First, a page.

The idea of a virtual concert tour might seem tailor-made for the pandemic, but musician Todd Rundgren said he’s actually been thinking about something like this for years.
Rundgren told me that he’d become frustrated with our “collapsing” air travel system — exacerbated by hurricanes and climate change — that increasingly left him “sitting somewhere, unable to get to my next gig.” So he was already convinced that he need to “start imagining other ways” to reach audiences.
But it was in the context of COVID-19 that Rundgren finally decided to make it happen, with his Clearly Human Tour kicking off on February 14. He’d been planning for a traditional tour, but the dates kept getting pushed back due to the pandemic, until he finally told the organizers, “You have to let me do this. I can’t be committed to you and go two years without touring.”
Rundgren and his band will be performing entirely from Chicago, where they’ll play songs from across his career, as well as the entirety of his album “Nearly Human.” But the tour is taking place virtually across 25 U.S. cities, starting in Buffalo on February 14 and ending on March 22 in Seattle.
Rundgren said he found this more appealing than the idea of performing “one show and then blast it out to everybody.”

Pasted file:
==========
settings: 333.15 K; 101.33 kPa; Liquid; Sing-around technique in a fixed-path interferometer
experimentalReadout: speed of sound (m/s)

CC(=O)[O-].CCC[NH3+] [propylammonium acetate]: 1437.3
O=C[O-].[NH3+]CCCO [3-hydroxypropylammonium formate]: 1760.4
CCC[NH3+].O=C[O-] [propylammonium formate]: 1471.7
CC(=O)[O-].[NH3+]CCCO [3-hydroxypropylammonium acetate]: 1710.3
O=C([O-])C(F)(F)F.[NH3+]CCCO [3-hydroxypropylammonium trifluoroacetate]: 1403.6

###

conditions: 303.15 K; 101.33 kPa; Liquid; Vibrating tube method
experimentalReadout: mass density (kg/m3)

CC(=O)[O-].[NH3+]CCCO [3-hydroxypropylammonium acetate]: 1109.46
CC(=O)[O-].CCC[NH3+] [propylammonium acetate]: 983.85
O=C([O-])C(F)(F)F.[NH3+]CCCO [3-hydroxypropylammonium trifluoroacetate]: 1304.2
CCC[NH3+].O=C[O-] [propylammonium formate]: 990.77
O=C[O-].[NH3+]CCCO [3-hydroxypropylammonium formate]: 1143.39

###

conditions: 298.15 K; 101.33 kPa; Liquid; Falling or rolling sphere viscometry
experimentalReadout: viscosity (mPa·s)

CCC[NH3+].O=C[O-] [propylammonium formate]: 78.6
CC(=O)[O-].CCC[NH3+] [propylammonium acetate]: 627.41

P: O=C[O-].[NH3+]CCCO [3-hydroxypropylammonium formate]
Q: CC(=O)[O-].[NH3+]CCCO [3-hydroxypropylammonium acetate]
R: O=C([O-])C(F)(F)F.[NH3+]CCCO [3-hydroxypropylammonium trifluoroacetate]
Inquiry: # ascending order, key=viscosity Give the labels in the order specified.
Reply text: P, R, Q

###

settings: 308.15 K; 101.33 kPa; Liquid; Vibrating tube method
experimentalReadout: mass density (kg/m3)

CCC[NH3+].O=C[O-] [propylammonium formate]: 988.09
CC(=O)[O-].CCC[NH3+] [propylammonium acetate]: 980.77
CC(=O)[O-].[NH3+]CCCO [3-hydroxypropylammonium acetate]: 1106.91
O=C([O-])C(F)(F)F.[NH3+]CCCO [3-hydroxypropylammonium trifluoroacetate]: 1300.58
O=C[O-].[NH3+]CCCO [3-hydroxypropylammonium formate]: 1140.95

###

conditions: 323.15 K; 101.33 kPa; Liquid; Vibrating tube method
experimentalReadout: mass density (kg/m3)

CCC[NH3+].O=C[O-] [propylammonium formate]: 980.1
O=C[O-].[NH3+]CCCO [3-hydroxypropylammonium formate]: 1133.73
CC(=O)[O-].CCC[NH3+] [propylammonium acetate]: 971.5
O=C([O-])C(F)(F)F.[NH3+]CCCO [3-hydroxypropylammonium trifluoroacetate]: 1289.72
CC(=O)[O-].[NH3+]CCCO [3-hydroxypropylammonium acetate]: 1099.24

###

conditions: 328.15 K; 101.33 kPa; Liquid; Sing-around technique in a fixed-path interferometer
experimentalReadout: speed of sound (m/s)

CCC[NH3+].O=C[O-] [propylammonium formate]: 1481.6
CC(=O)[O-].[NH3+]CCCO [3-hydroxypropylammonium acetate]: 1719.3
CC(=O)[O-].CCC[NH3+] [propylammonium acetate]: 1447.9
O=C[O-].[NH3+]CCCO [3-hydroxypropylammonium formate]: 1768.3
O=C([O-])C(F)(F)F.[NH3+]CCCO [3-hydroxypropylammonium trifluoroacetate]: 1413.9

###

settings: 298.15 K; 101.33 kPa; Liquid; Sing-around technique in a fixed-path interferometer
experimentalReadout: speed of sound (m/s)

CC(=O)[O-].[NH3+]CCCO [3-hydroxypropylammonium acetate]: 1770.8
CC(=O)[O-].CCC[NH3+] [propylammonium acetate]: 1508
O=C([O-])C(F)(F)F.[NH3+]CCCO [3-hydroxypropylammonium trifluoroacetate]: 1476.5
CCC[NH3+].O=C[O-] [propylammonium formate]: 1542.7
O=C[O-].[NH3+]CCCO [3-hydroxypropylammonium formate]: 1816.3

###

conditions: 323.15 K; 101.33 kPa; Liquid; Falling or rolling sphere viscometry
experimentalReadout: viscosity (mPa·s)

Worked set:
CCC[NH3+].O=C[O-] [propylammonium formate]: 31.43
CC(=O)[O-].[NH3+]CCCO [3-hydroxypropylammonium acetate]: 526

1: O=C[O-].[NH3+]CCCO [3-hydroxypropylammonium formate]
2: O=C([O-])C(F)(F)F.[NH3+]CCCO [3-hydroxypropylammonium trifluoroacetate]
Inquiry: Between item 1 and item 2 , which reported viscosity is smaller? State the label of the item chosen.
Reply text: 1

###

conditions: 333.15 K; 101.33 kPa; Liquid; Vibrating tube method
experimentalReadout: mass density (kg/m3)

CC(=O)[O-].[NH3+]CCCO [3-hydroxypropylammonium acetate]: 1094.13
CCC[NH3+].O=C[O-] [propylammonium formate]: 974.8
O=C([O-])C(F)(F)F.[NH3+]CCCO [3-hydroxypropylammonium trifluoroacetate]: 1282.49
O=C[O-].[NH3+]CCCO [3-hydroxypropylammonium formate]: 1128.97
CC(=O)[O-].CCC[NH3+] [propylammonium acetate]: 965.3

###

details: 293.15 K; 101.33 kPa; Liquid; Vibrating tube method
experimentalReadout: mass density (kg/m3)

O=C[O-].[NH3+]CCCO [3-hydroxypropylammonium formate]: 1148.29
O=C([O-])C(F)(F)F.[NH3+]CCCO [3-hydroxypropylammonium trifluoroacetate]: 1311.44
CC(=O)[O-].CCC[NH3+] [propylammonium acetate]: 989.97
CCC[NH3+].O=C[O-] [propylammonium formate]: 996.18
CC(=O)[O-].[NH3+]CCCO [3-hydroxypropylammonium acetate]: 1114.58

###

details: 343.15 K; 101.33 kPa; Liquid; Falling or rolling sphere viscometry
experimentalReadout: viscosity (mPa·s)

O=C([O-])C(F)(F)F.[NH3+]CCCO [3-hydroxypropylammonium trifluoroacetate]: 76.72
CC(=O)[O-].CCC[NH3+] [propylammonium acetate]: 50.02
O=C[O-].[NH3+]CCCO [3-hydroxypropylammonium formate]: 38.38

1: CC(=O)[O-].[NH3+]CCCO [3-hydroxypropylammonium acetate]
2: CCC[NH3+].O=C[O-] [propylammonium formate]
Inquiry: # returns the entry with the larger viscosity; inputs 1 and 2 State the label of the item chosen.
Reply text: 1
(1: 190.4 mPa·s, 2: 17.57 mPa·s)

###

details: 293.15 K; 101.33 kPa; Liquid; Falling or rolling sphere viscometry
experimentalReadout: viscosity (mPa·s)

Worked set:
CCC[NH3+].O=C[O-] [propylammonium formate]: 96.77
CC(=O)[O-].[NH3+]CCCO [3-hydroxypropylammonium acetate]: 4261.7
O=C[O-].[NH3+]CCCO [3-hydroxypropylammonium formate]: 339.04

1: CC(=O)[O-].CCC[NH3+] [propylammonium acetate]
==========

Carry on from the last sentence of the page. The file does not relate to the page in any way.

“People plan weeks or months in advance for this particular event, it attracts people from all over the metropolitan area or a particular region,” he said. “It’s a social event as much as anything else, and that’s what we are trying to do with the localization.”
That means performing live shows at 8pm, according to whatever the local time zone might be. Rundgren said the band will also try to “self-hypnotize” to get into the proper spirit: “We’ll dress all the walls with posters, sports team memorabilia … We’ll get food flown in from familiar local eateries.”
Other features include virtual meet and greets with local fans, as well as placing video screens around the concert venue to display virtual audience members. (There are a limited number of in-person tickets for sale as well, but obviously those attendees will need to be in Chicago.)
The concerts will be geofenced, although Rundgren said the approach has evolved — it’s less about limiting the Buffalo concert to Buffalo attendees, and more about enforcing geographic restrictions based on Rundgren’s contractual obligations. Or as he put it, “It’s less about enclosing an audience, and more about fencing them out.”
Rundgren is staging the tour with support from NoCap, the livestreaming concert startup founded by musicians Cisco Adler and Donavon Frankenreiter. NoCap has been around for less than a year, and Adler said that while it sold 700 tickets for its first show, it’s now selling “30, 40, 50 thousand tickets” per show. And he predicted that virtual concerts won’t be going away when the pandemic ends.
“There are all these underserved markets that you can visit once every five years, if that,” he said. “The future of this becomes a hybrid model.”
After all, he noted that televising sports has only made them “bigger and more global.” Similarly, when Adler was thinking about livestreaming concerts, he said, “I didn’t look at it as: How do we build a Band Aid and help everyone through this gap? It was more: How do we build a bridge to the other side of what music can be?”